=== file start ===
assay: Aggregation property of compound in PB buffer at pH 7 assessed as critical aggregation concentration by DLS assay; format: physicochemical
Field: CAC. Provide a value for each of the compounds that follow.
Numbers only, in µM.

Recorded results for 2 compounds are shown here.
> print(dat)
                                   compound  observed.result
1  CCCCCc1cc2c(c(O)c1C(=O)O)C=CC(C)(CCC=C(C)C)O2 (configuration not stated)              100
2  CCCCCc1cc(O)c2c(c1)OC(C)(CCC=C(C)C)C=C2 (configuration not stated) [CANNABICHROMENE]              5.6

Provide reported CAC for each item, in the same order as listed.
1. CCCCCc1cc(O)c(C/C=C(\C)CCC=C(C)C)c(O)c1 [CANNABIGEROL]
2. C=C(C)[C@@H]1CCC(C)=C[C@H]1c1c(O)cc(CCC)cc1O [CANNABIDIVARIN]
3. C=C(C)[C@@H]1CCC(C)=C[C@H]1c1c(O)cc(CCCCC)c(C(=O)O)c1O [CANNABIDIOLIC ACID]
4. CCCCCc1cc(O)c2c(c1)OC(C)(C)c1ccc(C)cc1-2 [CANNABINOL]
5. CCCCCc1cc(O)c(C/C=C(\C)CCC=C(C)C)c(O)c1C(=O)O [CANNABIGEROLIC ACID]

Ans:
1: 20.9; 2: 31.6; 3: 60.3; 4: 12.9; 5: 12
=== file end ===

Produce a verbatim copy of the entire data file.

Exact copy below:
assay: Aggregation property of compound in PB buffer at pH 7 assessed as critical aggregation concentration by DLS assay; format: physicochemical
Field: CAC. Provide a value for each of the compounds that follow.
Numbers only, in µM.

Recorded results for 2 compounds are shown here.
> print(dat)
                                   compound  observed.result
1  CCCCCc1cc2c(c(O)c1C(=O)O)C=CC(C)(CCC=C(C)C)O2 (configuration not stated)              100
2  CCCCCc1cc(O)c2c(c1)OC(C)(CCC=C(C)C)C=C2 (configuration not stated) [CANNABICHROMENE]              5.6

Provide reported CAC for each item, in the same order as listed.
1. CCCCCc1cc(O)c(C/C=C(\C)CCC=C(C)C)c(O)c1 [CANNABIGEROL]
2. C=C(C)[C@@H]1CCC(C)=C[C@H]1c1c(O)cc(CCC)cc1O [CANNABIDIVARIN]
3. C=C(C)[C@@H]1CCC(C)=C[C@H]1c1c(O)cc(CCCCC)c(C(=O)O)c1O [CANNABIDIOLIC ACID]
4. CCCCCc1cc(O)c2c(c1)OC(C)(C)c1ccc(C)cc1-2 [CANNABINOL]
5. CCCCCc1cc(O)c(C/C=C(\C)CCC=C(C)C)c(O)c1C(=O)O [CANNABIGEROLIC ACID]

Ans:
1: 20.9; 2: 31.6; 3: 60.3; 4: 12.9; 5: 12